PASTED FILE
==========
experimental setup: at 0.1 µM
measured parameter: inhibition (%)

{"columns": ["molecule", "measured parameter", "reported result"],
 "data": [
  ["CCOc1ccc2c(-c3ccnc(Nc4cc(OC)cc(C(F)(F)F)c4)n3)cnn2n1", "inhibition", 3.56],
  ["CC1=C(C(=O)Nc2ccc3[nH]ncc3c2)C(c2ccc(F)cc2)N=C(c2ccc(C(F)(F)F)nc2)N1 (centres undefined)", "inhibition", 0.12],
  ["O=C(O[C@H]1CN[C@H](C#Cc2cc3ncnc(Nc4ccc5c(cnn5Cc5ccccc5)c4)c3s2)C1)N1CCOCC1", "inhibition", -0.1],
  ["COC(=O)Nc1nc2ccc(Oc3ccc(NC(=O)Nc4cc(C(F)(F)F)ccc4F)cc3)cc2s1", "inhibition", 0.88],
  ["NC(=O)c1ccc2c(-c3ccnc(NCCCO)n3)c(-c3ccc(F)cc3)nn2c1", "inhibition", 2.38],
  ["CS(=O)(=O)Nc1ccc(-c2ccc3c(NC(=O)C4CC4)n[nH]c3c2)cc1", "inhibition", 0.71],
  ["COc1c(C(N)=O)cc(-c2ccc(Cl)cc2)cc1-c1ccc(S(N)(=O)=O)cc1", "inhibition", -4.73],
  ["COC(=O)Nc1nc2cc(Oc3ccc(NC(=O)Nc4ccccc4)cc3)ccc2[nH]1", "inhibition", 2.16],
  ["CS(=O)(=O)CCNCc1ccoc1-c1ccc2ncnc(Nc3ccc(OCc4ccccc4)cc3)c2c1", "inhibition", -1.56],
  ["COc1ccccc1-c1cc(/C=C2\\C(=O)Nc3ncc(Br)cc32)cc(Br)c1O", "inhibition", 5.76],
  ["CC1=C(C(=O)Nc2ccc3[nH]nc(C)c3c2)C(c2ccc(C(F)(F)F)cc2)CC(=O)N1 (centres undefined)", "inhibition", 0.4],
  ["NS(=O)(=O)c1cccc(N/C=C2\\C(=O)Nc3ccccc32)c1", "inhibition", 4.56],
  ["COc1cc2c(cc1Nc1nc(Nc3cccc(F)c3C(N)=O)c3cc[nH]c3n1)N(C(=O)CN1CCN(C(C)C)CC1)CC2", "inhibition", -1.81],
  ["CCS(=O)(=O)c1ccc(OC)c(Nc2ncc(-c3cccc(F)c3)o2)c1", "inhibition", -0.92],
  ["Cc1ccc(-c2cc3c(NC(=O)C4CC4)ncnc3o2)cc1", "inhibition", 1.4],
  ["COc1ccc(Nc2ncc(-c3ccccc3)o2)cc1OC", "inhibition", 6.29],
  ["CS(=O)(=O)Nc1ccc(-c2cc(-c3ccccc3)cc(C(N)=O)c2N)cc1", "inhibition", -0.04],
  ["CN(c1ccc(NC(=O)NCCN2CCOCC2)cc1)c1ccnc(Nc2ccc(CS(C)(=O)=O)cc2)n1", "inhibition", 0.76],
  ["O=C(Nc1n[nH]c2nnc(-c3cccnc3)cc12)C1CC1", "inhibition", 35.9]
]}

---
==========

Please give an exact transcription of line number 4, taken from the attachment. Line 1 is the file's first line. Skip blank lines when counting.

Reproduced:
 "data": [